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I am reading a paper on multiple change-point model and do not understand one of the equation.

Is it considered on-topic to ask questions about a paper like that? On the one hand, it's clearly statistics. On the other hand, the question may be so specific that it may not contribute towards "building a knowledge site". Plus, I'm not sure about the community's reception towards question about specific paper (vs. question about general statistical concept.)

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I don't see any necessary problem with asking a question like that. Here are some things to be sure you do:

  1. Provide a complete and correct citation for the paper.
  2. Provide a link to the paper.
  3. Paste into the body of your question the equation / text you need help understanding (i.e., don't just say 'I need help with equation 5').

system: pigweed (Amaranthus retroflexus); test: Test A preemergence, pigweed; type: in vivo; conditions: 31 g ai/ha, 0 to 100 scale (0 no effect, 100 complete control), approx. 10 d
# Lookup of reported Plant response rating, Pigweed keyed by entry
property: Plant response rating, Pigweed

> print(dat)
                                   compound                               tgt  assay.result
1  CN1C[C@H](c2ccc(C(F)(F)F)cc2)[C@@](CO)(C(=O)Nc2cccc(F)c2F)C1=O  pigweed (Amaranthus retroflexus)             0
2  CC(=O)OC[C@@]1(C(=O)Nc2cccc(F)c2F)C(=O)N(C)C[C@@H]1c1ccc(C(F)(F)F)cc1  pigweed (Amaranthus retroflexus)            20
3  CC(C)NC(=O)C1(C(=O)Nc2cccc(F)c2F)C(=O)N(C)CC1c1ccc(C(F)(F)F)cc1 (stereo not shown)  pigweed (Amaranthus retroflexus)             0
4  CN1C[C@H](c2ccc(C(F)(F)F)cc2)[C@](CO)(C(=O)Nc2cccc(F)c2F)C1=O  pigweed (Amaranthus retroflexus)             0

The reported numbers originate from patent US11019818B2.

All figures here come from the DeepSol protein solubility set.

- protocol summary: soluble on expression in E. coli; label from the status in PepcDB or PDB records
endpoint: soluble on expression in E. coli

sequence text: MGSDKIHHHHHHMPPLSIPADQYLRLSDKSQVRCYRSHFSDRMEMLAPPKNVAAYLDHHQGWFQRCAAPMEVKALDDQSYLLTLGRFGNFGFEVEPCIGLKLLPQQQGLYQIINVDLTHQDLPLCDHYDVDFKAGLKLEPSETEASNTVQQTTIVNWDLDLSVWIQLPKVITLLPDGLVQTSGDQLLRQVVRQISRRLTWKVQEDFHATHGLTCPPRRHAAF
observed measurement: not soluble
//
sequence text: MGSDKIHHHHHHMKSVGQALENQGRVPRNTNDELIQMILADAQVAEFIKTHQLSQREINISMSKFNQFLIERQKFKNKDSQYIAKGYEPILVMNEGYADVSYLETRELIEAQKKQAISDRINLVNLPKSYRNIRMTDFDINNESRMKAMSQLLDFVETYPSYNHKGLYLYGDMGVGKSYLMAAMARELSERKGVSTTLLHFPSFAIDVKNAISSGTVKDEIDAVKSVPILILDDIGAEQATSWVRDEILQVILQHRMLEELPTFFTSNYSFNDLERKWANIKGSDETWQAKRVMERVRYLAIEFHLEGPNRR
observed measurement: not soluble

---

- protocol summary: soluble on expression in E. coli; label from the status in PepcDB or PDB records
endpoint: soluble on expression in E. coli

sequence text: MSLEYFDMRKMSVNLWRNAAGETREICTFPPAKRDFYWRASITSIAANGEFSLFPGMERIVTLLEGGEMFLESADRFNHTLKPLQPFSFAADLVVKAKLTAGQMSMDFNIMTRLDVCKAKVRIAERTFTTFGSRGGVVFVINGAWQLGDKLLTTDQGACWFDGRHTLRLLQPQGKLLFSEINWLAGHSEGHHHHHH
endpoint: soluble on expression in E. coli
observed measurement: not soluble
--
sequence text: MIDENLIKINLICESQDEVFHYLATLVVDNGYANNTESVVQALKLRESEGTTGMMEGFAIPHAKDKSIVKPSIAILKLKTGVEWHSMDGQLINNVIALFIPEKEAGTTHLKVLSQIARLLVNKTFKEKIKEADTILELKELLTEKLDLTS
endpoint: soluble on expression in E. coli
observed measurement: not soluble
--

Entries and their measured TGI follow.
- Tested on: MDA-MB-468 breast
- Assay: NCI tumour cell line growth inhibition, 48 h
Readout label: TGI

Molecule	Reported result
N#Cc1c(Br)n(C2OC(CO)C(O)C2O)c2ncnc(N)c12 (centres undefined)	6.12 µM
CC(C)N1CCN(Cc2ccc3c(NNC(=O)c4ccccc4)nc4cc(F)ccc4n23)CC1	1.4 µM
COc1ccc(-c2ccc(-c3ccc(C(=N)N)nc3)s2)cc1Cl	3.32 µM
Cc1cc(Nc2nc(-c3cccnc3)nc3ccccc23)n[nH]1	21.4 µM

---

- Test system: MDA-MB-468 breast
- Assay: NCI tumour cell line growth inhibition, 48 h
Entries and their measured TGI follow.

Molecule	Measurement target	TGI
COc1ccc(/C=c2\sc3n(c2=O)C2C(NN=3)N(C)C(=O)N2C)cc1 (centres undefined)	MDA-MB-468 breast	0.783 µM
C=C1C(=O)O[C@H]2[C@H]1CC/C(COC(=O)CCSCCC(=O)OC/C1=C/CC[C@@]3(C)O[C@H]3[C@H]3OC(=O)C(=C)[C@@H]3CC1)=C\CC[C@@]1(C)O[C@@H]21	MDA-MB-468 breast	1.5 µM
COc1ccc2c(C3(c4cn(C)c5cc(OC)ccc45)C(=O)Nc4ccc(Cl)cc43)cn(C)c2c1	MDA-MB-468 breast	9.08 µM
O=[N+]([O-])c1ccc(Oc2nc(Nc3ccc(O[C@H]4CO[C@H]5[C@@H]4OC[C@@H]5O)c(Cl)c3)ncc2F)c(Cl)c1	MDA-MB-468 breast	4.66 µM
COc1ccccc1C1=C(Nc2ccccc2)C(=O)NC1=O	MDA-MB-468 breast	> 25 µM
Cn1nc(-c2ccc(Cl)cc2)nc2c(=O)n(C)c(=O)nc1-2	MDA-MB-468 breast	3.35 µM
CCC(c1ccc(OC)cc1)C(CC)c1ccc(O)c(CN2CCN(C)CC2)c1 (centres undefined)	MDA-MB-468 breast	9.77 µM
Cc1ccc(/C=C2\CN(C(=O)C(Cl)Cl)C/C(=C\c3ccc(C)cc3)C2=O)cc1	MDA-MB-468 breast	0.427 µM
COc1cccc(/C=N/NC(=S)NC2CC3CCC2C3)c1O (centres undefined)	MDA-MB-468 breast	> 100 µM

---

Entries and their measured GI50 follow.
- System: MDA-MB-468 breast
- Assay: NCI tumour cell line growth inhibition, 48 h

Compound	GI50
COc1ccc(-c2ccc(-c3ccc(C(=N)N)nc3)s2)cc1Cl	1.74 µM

4. Paste in enough of the context that the question can stand on its own and potential answerers don't need to read the paper to answer your question, if they don't want to.

I recognize that the existence of 4 seems inconsistent with 1 and 2, but you should do all four.

N.B., you say that your question is statistical. I have no reason not to take you at your word. But if your question were only about, say, the derivation of the equation, 'how does equation $i$ fall out of equation $i-1$', it may be a better fit on SE's math site. Likewise, if it were about the economic implications of the equation, it may be a better fit on SE's economics site, etc.

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I think it's fine. After all, a "knowledge site" doesn't mean a statistical textbook or encyclopaedia—those exist already, & answering specific, even idiosyncratic, questions is almost the raison d'être of CV, certainly its forte. If you follow @gung's advice the question will be as potentially useful to other people as it can be; if it happens not to help anyone else, no harm done.

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